Sraffa’s ghost would today likely be pointing at the abundance generated by aggregate supply, not insufficient aggregate demand, being the root cause of the West’s current problems. Abundance? It was Keynes’s insight too, for he too noted that the root cause of the 1930s was a supply one: “We should have it at the back of our heads that this is not a crisis of poverty, but a crisis of abundance.”
Perhaps Keynes’s 1930s solution – to goose aggregate demand by using the fiscal choke to jump-start the engine of growth again – was indeed the right “just-do-something” approach then. But the West and Japan have been running that engine full throttle and with the choke out ever since. And now their economic engines are flooded and vast sectors of their industrial landscape commoditized.
With today’s much higher accumulated levels of national debt, much higher levels of government expenditure as a share of GDP and far worse demographics, more fiscal and monetary spending in today’s context rewrites Einstein’s definition of insanity: doing the same thing again and again and expecting the same result… even when the background conditions are materially different.
Until the Global Financial Crisis (which events have shown it to be “merely” a Western Financial crisis), I was an avid fan of the FT’s Martin Wolf. His balanced but essentially capitalist perspective matched my own views, global in perspective, sceptical of quick fixes, practical, thoughtful and undoctrinaire when it came to making policy recommendations.
But since the GFC (as the Australians who were not part of it still persist in calling it!), the FT Economics Correspondent has, in my opinion, lost the plot. He has become a born-again Keynesian, narrowly pro-Western in his viewpoint and often visibly impatient with those who disagree with him, especially if they have reservations about pouring more fiscal and monetary fuel onto the embers of the conflagration that recently swept through the over-indebted West.
Martin Wolf – in one of his latest editorials – repeated the dominant narrative peddled by most (but not all) of the Western establishment that, echoing the 1930s view of Keynes, the Western World is suffering from deficient demand. Saying the opposite is apparently verboten: that it is labouring under the weight of oversupply induced by lax credit and now perpetuated by QE.
To those of us outside this narrative, especially if we live in Emerging Markets, having been lesser actors in and in some cases simply onlookers on the tragedy of 2008, we now find it galling that, flooded by the liquidity of QE, we are now expected to pay the heavy price of unwanted currency appreciation – even when we already run current account deficits! – in the wake of the desperate efforts of the US to inflate its way out of its problems at almost any cost.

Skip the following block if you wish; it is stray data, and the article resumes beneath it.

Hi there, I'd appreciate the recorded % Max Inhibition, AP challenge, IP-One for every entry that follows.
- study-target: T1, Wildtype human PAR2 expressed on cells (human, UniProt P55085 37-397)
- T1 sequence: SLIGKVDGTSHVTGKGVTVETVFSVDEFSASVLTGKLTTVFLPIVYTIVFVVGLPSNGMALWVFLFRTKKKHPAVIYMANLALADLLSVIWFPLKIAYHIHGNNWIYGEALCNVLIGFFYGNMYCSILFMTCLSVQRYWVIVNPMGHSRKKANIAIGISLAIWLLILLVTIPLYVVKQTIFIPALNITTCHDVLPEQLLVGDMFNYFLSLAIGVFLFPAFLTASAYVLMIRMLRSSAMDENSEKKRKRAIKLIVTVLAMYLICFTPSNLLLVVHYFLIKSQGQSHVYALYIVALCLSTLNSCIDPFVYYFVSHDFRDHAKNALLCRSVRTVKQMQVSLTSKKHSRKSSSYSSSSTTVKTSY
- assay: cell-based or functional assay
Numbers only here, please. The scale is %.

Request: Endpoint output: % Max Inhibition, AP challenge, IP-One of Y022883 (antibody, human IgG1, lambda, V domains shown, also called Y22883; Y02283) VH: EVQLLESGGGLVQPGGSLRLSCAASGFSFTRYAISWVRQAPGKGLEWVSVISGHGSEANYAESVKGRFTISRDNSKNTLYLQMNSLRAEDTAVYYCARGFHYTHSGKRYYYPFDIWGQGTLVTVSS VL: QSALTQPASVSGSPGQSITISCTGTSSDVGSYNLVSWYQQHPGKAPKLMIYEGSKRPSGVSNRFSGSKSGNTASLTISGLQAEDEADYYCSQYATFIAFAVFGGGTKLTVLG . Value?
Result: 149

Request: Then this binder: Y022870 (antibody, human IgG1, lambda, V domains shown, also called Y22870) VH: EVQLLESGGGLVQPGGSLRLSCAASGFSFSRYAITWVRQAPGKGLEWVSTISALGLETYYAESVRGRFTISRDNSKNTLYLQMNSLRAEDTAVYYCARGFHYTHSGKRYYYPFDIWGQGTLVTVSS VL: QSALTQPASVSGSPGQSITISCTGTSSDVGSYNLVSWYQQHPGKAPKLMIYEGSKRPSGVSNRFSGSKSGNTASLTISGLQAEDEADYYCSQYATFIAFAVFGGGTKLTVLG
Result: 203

QE in particular can now be seen as the monetary equivalent of an oil spill and QE II as a form of enhanced recovery technique that must be turned to when the well of QE I runs dry.
When Japan dared to cry “enough” and intervened to try and stem the Yen’s strength, it was only joining a long list of countries from Russia to Brazil, South Africa to Taiwan and Turkey to Peru who have – with varying degrees of success – been doing in their currency markets the monetary equivalent of what Florida did in its coastal waters in the wake of the Makondo oil spill in the Gulf of Mexico: erecting a boom in an attempt to prevent their financial shores from being polluted by fiat dollars.
Isn’t it about time we named the main (though by no means only) villain in the developing currency wars? BP now stands fiscally for Barack’s Profligacy and monetarily for Ben’s Pump-priming. May we ask when this spill will be staunched or is the rest of the world expected to pay the price of what happens when a democracy becomes overripe, exhibits a very low threshold of pain, cannot come to terms with Schumpeter’s destructive yang as the price to be paid for also experiencing the creative yin and in an attempt to continue living beyond its means borrow billions – nay trillions – from its grandchildren by funding those borrowings, in the interim, with the savings of surplus nations who are unwise enough to park their monies in US T-bills?
I fully accept that this argument has two sides to it, but currency manipulation can also come from – and perhaps more so – those who print fiat money irresponsibly as it does from those who grapple with the adverse consequences of such monetary incontinence. QE is quite simply a form of currency intervention.
The General Theory of Employment, Interest and Money